With his associate Helmut Schreyer, Zuse began work on his Z2 shortly after completing the Z1. In 1939 the men completed the Z2 machine in Berlin. It used the same kind of mechanical memory as the Z1, but used 800 relays in the arithmetic and control units. On October 15, 1939 Helmut Schreyer wrote a memorandum concerning the Z2, Rechnische Rechenmachine (unpublished at the time), in which he stated that it would be possible to build a computer with vacuum tubes that would process “10,000 operations per second.” This memorandum and the rest of Zuse's and Schreyer's ideas only became known in the west after World War II.
In 1940 the German government began funding Zuse's work through the Aerodynamische Versuchsanstalt (AVA, Aerodynamic Research Institute, forerunner of the Deutsches Zentrum für Luft- und Raumfahrt e.V, DLR). At this time Zuse built the S1 and S2 computers —special purpose machines for computing aerodynamic corrections to the wings of radio-controlled flying bombs.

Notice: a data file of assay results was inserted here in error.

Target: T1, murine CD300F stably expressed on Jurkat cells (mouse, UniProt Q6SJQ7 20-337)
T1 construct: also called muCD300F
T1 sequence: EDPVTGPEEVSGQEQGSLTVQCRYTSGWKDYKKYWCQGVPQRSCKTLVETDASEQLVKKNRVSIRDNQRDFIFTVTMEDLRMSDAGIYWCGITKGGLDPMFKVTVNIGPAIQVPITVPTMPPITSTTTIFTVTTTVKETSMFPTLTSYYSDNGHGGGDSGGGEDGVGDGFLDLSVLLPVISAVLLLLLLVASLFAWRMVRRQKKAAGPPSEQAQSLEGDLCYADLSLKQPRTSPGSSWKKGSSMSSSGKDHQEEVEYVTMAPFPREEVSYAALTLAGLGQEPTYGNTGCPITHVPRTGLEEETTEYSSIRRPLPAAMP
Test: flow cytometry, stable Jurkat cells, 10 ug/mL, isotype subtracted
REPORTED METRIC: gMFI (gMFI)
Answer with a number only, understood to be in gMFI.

"The S2 featured an integrated analog-to-digital converter under program control, making it the first process-controlled computer. These machines contributed to the Henschel Werke Hs 293 and Hs 294 guided missiles developed by the German military between 1941 and 1945, which were the precursors to the modern cruise missile. The circuit design of the S1 was the predecessor of Zuse's Z11. Zuse believed that these machines had been captured by occupying Soviet troops in 1945" (Wikipedia article on Konrad Zuse, accessed 03-03-2012).